Organic acids in the form of nitrogen compounds. They are the basic building blocks for animal and vegetable proteins and elementary components of enzymes, glutamines and vitamins. There are about 100 different forms, about 20 of which are also contained in grape must. During the fermentation process, yeasts need certain amino acids to supply nitrogen during metabolism. They have to extract these from the must. If the soil is sufficiently supplied with nitrogen, the must also contains a sufficient amount of amino acids (about 1 g/l). The nitrogen content in the grapes is negatively influenced by botrytis (damage to the berry skin and leaching), water shortage, insufficient absorption of nitrogen via the roots and soil vegetation (competition for elementary nutrients).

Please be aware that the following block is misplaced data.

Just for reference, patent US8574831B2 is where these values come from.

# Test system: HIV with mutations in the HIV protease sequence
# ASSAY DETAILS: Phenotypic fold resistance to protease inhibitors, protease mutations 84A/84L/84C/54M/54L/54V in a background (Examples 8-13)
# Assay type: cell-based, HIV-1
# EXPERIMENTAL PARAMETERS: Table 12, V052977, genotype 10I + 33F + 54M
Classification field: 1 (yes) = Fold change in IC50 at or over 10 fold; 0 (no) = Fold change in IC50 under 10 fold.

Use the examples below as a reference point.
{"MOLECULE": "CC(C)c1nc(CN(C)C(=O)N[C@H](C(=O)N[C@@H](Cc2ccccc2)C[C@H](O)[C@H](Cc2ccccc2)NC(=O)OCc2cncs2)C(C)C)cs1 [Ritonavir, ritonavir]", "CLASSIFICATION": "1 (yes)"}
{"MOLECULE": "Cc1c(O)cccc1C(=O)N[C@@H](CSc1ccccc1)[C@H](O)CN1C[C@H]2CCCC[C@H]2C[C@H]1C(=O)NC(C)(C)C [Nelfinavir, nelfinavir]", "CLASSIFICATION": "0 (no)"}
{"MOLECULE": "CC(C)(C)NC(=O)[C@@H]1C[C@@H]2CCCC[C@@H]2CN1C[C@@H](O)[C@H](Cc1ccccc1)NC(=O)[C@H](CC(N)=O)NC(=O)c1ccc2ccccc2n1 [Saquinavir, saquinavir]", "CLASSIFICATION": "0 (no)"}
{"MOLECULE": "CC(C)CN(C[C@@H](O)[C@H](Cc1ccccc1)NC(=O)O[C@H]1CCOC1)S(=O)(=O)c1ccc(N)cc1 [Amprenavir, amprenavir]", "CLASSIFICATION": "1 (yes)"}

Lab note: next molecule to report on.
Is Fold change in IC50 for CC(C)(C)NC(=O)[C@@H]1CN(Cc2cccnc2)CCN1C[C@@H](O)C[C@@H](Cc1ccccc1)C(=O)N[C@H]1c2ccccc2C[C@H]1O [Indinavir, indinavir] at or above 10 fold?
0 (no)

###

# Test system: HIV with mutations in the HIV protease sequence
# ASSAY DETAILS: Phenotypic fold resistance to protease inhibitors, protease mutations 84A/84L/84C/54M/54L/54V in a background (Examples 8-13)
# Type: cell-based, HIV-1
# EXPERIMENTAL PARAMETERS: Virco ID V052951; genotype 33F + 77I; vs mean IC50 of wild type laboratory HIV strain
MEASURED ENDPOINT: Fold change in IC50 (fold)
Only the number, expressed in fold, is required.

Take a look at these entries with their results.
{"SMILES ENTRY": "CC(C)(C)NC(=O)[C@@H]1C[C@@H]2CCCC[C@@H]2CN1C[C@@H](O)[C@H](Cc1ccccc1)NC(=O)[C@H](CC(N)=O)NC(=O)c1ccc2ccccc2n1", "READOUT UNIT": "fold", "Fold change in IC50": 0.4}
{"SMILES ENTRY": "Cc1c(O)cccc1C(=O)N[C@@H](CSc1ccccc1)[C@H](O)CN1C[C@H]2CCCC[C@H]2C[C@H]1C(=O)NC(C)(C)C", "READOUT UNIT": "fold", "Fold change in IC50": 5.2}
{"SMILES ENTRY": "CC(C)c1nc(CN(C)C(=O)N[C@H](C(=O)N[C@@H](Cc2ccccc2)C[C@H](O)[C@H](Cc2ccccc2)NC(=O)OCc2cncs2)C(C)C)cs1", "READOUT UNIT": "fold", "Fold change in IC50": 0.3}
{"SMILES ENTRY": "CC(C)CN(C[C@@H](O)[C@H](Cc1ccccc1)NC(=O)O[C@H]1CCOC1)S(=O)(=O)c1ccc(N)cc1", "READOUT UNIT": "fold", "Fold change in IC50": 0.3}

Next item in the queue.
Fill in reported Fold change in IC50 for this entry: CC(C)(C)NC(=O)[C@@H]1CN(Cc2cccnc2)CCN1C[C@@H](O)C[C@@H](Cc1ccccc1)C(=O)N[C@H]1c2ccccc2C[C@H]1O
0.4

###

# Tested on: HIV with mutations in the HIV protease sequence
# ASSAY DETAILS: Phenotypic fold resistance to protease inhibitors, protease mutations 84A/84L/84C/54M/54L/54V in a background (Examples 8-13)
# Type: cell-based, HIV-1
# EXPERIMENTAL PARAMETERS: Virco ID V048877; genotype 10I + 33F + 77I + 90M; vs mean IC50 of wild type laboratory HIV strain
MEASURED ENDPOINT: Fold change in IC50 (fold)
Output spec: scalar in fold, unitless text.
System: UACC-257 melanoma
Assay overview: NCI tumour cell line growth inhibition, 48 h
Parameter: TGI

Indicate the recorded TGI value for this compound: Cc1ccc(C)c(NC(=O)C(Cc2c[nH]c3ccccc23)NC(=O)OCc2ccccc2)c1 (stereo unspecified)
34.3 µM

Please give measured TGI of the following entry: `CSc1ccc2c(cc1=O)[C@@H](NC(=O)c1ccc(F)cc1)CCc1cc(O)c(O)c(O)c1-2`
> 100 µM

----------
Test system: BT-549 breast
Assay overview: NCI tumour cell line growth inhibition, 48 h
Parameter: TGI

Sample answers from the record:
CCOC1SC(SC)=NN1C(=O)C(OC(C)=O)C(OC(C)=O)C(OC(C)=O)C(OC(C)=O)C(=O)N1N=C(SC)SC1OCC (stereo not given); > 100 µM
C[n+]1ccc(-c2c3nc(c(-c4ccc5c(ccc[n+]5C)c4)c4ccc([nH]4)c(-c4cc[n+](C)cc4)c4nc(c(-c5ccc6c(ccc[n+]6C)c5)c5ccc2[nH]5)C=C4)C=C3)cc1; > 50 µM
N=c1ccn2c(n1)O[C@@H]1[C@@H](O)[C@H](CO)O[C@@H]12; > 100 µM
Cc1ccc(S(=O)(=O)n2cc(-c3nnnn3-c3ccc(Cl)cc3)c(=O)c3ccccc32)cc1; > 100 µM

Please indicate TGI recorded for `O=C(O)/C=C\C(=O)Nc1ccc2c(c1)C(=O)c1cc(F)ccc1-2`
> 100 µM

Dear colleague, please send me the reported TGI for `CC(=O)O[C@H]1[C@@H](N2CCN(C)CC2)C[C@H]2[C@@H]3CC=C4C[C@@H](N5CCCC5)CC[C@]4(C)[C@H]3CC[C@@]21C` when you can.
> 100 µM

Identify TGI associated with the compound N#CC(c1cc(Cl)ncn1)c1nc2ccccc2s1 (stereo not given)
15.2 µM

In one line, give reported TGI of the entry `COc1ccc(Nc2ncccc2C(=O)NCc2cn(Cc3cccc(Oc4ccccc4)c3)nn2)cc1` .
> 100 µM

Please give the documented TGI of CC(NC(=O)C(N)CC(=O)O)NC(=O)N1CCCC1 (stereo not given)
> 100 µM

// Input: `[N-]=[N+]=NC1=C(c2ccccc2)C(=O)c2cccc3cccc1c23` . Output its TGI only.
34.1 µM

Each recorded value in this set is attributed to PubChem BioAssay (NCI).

A high degree of ripeness of the grapes has a positive effect on the nitrogen content. This is because amino acids are strongly formed especially towards the end of ripening, when the elementary nutrients are removed from the autumn leaves. Biogenic amines are formed from the amino acids by enzymatic decarboxylation. This is the most well-known histamine formed from histadine. Others are cadaverine, putrescine, spermidine, tryptamine and tyramine. Histamine is partly formed during alcoholic fermentation, malolactic fermentation and in higher concentrations during storage in wooden barrels. During autolysis (dissolution of yeast) the desired aromatic amino acids are formed. The wine contains 1 one to 4 g/l amino acids (see under total extract). The taste sensation umami is based on glutamic acid; one of the amino acids.